Timelines have taken a backseat (just for now) to I have a family tree there I'm enjoying adding information and pictures to. is kind of a genealogy-based Facebook. Along with adding family history information, you can leave messages for family members - of any nature, not just genealogical - and collaborate, share pictures, and that kind of thing. And, like Facebook, it's as private as you make it, requiring an email address and password to sign in.

I would definitely recommend using this website and inviting family members to join (or joining, if you've already been invited).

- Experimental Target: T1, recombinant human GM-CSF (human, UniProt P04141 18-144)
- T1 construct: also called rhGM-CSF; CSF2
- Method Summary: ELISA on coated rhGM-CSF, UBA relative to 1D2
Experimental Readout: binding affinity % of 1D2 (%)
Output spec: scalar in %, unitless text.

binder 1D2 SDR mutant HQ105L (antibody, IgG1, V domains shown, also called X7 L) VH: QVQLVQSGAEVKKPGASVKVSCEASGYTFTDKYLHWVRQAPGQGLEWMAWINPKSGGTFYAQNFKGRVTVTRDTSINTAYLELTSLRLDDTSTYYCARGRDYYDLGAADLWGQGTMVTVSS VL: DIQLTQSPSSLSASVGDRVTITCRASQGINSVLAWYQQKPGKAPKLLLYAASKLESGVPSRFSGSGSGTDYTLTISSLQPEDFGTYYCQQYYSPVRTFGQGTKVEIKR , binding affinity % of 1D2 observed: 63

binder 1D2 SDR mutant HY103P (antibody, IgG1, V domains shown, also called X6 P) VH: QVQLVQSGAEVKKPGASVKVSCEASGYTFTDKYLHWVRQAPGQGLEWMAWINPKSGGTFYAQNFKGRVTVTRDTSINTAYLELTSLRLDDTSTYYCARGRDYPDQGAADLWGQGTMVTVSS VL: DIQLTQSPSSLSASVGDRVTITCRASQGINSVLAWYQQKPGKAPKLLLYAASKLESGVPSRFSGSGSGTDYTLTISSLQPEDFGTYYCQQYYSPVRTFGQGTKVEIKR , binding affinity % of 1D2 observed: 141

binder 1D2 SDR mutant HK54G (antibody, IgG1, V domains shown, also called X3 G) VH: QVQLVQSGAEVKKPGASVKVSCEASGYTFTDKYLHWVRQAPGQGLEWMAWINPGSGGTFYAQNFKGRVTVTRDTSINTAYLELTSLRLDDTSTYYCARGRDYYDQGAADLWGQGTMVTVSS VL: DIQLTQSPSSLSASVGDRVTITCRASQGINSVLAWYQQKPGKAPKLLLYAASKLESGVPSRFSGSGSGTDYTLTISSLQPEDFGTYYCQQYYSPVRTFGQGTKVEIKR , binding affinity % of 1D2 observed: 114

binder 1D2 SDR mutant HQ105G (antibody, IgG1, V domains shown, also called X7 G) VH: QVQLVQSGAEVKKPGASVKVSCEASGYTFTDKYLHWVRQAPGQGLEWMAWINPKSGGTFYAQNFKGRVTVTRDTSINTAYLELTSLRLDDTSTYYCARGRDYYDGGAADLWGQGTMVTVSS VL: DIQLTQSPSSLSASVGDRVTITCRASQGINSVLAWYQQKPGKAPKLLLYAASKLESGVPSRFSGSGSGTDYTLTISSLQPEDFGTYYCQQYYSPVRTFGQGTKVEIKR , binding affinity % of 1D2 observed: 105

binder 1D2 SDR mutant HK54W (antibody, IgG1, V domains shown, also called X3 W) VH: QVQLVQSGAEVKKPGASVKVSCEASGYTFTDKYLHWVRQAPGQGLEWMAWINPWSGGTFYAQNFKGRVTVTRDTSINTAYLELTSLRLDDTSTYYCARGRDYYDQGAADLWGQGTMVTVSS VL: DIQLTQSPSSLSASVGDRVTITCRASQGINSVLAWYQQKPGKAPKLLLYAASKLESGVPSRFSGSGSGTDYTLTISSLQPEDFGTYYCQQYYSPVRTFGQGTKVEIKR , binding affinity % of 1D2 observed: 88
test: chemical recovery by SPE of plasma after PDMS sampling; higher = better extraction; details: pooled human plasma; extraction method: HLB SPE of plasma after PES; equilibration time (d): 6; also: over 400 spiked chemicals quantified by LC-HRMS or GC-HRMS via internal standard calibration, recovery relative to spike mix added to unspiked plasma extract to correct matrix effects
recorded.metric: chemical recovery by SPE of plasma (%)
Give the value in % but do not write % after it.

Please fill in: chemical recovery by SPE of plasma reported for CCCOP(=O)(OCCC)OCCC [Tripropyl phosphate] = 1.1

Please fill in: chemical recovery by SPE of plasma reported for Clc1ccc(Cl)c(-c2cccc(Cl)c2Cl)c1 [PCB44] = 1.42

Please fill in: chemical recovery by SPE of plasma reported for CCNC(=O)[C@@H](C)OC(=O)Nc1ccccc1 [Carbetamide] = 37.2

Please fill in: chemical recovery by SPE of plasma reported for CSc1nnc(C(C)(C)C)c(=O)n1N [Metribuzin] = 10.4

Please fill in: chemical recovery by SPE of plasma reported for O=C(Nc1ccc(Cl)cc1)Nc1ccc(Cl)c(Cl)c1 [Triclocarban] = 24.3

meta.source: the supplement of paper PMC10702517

Monday, November 29, 2010

The Awesomeness of Timelines

Rather than beat my head on brick walls, trying to find ancestors who refuse to be found (or so it would seem), it's been my habit to gather genealogical information as it comes my way.

This has resulted in lots of information about "fringe" ancestors that I like and everything, but they don't really take me anywhere UP my family tree. I'm trying to move beyond them now.

Creating timelines has been very helpful.

I've made numerous family timelines, but for the last few weeks I've been working on personal timelines for each of my grandparents and their children, my aunts and uncles. It's been a fun research project and a good way to put together all the little bits I've found and stored in the source repositories and their individual "notes" area.

It also helps me pinpoint people on whom I need to spend more time (Alexander Finney, anyone?). I would highly recommend this idea if you haven't implemented it into your work already. I love finding out more about my peeps.